It is evident that the processes on both sides of the Baltic Sea will most likely lead to convergence of the economic models of all of the countries in question. Irrespective of how the future model of EU cooperation looks, an enlarged EU (the soon-to-be EU28) will inevitably require further elaboration on regional cooperation and solutions. The 21st century will pose many questions – seemingly the same as those already dealt with a century ago. It is most probably common knowledge that the century is set to be one of resource shortage. The recent economic crisis and its aftermath in Europe has brought to light the expert and decisive actions taken by the Baltic States and Nordic countries, thereby outlining the region’s potential to serve as a centre of exemplary practice. Another obvious fact is that oftentimes Baltic entrepreneurs, researchers and other experts possess expertise and skills that are conducive to innovation. Since the late 1990s the Baltic Development Forum has been promoting ‘On Top of Europe’ as a concept. Although geographically both sets of countries are located on the outskirts of the continent, in many respects the region is or could set the tone in various sectors of European economics, science and culture. A number of prerequisites are already in place: geographic proximity, shared global outlook and similarities in public administration and economic management. One of the sectors to demonstrate this most clearly is economies based on green growth.
Each of the countries in the region will have to decide which energy sources will ultimately aid their economic development beyond 2030. By coordinating efforts and exchanging best practice in the field, the Baltic States and Nordic countries have a better chance of establishing a market model which will benefit national economies in the global competition for resources.
One of the sectors to demonstrate this most clearly is economies based on green growth. Furthermore, Nordic-Baltic cooperation should not be confined to the economy alone. The exchange of expertise and skills in science, medicine, education and culture would be a veritable driving force for economic growth. Considering the size of the countries (with a total population of just 33 million) I think it is inevitable that a network of workshops will be established by professional associations or craft societies as occasional meeting points for specialists from various fields of expertise. Cross-disciplinary knowledge is the stimulus for innovation, whereas progress derives from a successful combination of a variety of expertise and skills, which are often scattered and operate separately in the Baltic States and Nordic countries. The Øresund cooperation model is one direction which could be followed and also applied elsewhere in the region. I think we have great possibilities to develop a new branch of tourism – occupational tourism. While it is common practice today to head to Europe (London, Paris, Berlin et al.) to acquire new skills or enhance existing ones, with a well-developed network of occupational workshops we could surely make our region an attractive destination for specialists coming from Europe and further afield. For this idea to work, however, we also need to renew our framework of political cooperation. Although it is often claimed that NB8 cooperation is overabundant with cooperation formats, quite the opposite can also be true. For example, Baltic accession to the EU entailed a somewhat weaker political engagement on both sides of the Baltic Sea. While busy discussing Nordic-Baltic cooperation at various EU forums and striving to achieve democratic development in the EU’s neighbouring countries, we have neglected bilateral and regional contact around the Baltic Sea.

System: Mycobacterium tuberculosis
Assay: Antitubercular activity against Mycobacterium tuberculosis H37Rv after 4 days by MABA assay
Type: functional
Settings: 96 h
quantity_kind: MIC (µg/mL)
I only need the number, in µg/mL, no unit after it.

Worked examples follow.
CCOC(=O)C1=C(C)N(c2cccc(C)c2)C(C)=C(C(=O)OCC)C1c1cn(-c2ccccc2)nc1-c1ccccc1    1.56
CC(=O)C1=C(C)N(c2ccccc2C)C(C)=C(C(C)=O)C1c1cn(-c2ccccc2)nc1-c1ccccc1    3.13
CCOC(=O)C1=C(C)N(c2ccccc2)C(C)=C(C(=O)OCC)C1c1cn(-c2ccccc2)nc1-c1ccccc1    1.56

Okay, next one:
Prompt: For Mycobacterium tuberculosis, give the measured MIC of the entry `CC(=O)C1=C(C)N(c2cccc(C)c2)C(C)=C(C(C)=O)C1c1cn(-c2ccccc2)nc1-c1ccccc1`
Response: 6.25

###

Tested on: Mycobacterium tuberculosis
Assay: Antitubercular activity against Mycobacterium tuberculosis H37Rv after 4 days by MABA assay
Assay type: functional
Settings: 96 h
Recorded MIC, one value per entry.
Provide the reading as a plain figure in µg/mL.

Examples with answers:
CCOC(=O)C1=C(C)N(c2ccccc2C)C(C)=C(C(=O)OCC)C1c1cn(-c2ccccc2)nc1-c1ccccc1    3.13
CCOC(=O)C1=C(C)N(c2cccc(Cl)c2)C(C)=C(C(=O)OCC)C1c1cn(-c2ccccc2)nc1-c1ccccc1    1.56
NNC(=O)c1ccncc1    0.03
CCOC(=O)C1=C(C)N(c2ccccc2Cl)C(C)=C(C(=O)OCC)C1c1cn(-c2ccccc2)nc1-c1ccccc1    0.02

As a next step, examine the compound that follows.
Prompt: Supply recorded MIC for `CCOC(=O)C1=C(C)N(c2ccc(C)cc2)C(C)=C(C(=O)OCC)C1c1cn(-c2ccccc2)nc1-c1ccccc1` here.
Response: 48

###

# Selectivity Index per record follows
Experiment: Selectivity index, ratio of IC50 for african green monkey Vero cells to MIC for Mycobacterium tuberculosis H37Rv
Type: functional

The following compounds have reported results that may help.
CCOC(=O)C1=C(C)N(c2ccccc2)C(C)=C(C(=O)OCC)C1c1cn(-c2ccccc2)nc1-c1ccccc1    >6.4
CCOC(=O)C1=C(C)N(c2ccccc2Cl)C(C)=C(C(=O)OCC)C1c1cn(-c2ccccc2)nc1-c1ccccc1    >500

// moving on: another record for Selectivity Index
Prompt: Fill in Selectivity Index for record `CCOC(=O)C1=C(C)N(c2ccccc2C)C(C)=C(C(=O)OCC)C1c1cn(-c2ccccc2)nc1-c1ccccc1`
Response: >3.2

centre of the political scale, and the same is true of the right-wing block; political differences in party rhetoric are vanishing; national parliaments are increasingly populated by somewhat elitist politicians; and the estrangement felt by voters is on the rise. By contrast, the post-Soviet political reality of the Baltic States allowed for political parties to emerge and grow regardless of political theory prescriptions, while changing electoral identities reflect social developments at large. As a result, the political parties in the region sometimes find it difficult to identify their counterparts in other Western democracies. I think that within the next 10-20 years both sides of the Baltic Sea will see the emergence of brand new political groups which no longer correspond to the preconceived notions of the social democratic or conservative movements founded at the turn of the 19 th and 20 th centuries. Political theory is lagging behind and failing to address present day realities, which probably means that the rise of a new political culture is imminent. It also means that tighter cooperation and personal contacts could bring Baltic and Nordic political groups considerably closer to one another and stimulate a quest to find common solutions to their electorates’ problems. We might not be able to prove it yet in any measurable way but the future is pressing – NordicBaltic cooperation must turn the region into a standard of successful development, as far as Europe is concerned, and to a certain degree even the rest of the world.
I think we have great possibilities to develop a new branch of tourism – occupational tourism. It is worth noting that considerable changes are taking place in the European political arena. Scandinavian monarchies have upheld their parliamentary democracies for over 150 years, but there have been notable shifts in electoral preferences of late. Over the past few decades the traditionally left-wing parties have slid towards the